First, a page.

by Dr. Suleiman Massarweh
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Women with breast cancer could someday benefit from new drugs being tested at the University of Kentucky's Markey Cancer Center, where researchers are looking for ways to prolong the effectiveness of existing hormone therapies.
At least two-thirds of all breast cancers are classified as hormone positive, or estrogen-receptor positive, meaning that the cancer is dependent on the hormone estrogen for growth.
About 700,000 women with estrogen-receptor positive breast cancer are diagnosed every year worldwide. Hormonal therapies (also called anti-estrogen therapy) are critical tools in controlling breast cancer progression in these cases.
Hormone therapies are easy to take, are relatively inexpensive, and are a lot less toxic than chemotherapy drugs. Most hormone therapies, such as the commonly used drug tamoxifen and the newer aromatase inhibitors, are taken as pills. These therapies have a great advantage in preserving patient quality of life – an important consideration, especially for patients with incurable metastatic breast cancer.
Unfortunately, in essentially all women with metastatic breast cancer, the disease eventually becomes resistant to hormone therapy after a period of several months on average. Then, stronger, more toxic treatments such as chemotherapy are needed. Resistance and treatment failure can be very disheartening to patients, their families, and their physicians alike. So, physician-scientists are trying to find ways to make tamoxifen and similar drugs work for longer or find ways to overcome that resistance.
Unraveling the causes of resistance and finding ways to overcome it is an important research goal in breast cancer and has been a major focus of the breast cancer research program at the Markey Cancer Center. Thanks to a tremendous amount of revealing research, we know now that alternative growth factor signals allow the cancer to escape the anti-tumor effect of hormonal therapy, and breast cancer becomes resistant through adaptation and survival despite treatment.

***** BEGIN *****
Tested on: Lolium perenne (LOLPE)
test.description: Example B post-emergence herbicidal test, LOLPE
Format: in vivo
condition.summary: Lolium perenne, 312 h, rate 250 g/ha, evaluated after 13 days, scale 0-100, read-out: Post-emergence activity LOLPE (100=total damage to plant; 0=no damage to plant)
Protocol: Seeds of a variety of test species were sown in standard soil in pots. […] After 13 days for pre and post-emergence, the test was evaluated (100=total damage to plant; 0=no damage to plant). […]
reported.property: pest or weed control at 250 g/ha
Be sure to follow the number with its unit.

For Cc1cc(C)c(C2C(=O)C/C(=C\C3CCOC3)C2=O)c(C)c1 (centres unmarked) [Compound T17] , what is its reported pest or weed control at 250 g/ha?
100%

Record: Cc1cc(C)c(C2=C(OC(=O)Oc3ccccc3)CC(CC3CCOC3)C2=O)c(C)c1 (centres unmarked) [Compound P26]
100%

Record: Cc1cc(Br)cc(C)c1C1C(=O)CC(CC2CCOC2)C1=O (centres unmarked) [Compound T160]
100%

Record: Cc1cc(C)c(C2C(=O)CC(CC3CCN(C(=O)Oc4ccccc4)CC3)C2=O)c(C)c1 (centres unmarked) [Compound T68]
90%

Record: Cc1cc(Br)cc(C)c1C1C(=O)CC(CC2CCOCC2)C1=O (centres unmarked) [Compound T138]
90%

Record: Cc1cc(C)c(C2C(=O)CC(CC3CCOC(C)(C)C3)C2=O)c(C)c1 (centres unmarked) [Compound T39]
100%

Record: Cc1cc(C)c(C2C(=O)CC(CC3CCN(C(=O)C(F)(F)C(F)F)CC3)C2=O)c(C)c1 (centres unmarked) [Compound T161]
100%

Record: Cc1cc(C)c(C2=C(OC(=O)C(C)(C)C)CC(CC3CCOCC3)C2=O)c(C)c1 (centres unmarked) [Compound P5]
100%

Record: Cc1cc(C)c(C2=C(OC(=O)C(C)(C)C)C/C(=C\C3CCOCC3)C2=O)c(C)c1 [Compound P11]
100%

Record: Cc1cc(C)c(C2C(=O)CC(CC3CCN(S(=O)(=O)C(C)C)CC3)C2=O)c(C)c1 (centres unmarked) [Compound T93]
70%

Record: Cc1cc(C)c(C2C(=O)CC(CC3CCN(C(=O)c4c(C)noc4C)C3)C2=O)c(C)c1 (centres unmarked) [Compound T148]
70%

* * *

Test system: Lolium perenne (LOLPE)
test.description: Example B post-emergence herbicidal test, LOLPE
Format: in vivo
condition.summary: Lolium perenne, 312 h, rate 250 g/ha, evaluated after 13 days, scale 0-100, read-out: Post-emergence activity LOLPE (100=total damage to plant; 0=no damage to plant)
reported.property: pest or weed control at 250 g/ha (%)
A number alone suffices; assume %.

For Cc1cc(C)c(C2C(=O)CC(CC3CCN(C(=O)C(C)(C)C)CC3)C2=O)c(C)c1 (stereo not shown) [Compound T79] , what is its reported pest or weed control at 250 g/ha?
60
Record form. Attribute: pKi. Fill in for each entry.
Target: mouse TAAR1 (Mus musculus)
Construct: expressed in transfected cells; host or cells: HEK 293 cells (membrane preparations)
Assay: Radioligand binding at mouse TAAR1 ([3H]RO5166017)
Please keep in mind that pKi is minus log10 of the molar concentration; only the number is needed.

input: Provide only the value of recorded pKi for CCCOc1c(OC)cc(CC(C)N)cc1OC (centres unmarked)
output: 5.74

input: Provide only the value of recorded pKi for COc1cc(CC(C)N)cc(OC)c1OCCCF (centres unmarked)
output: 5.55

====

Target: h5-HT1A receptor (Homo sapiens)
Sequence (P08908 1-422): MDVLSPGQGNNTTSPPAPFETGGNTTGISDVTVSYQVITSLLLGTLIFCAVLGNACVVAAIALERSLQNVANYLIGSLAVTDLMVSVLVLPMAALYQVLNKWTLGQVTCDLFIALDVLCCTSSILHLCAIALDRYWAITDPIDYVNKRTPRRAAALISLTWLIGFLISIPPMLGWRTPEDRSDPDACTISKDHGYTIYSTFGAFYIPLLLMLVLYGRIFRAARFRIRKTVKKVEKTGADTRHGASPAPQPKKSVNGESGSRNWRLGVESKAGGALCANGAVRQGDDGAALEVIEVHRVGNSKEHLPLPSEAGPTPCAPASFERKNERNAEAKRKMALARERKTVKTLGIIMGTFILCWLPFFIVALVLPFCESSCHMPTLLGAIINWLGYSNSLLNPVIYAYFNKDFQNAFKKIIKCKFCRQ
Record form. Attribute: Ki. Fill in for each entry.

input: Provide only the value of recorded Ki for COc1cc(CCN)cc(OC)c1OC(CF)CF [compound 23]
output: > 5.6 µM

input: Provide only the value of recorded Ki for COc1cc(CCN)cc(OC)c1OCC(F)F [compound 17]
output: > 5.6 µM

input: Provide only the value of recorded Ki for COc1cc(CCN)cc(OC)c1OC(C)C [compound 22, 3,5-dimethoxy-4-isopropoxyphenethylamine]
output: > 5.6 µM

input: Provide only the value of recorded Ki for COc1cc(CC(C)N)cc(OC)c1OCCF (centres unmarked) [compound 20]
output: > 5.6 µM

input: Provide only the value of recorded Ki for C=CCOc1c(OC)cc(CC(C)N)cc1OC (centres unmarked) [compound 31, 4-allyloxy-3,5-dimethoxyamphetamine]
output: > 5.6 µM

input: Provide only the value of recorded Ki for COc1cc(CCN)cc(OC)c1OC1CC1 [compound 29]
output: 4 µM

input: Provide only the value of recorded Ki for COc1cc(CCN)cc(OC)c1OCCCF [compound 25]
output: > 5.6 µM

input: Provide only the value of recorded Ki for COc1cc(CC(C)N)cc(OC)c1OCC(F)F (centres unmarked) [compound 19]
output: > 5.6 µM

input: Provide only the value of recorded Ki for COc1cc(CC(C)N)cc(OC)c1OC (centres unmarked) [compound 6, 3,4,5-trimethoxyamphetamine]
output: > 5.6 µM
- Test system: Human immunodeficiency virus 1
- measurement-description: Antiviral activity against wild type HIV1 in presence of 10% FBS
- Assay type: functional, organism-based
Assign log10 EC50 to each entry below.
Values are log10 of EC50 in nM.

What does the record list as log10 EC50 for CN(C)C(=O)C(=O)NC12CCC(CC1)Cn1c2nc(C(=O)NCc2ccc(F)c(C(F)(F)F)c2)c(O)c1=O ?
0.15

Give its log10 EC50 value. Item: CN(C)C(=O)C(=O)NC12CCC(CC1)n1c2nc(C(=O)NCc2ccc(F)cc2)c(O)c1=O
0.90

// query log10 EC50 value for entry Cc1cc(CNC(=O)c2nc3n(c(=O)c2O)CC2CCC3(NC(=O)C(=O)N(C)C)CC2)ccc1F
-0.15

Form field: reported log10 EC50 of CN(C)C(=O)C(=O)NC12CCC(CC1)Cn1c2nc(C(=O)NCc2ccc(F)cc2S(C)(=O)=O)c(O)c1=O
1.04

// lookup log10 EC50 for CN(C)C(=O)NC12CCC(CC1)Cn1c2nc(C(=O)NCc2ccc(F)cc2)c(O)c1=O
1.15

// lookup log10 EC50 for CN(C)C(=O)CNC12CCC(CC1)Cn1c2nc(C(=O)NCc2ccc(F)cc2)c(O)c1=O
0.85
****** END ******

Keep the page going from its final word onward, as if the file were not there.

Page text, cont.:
A number of new types of targeted drugs are now being tested in patients with hormonal resistance. We are trying to use additional targeted therapies that suppress these rogue growth signals in a smart way by adding these novel agents to hormonal agents in order to enhance their effects and prevent resistance.
Ultimately, and ideally, we would like to give patients with breast cancer a bunch of pills to take home, without their having to stay and get intravenous chemotherapy. Making treatment work for longer and with minimal toxicity is the fundamental objective.
This is the premise behind several ongoing clinical trials at the Markey Cancer Center in this area of research, something that distinguishes it from other breast cancer treatment centers in the region. This is an area of expertise that adds new treatment options for patients faced with incurable metastatic breast cancer.
Hormonal therapies are a great treatment tool for breast cancer. If only we can make them work for longer, then we can offer patients with metastatic disease more treatment options while helping to preserve their quality of life. If we can use less toxic, more targeted treatments that are simpler to deploy, then we can simplify treatment for patients with breast cancer everywhere.
Dr. Suleiman Massarweh is a professor of medicine in the University of Kentucky College of Medicine and a breast oncologist at the Markey Cancer Center.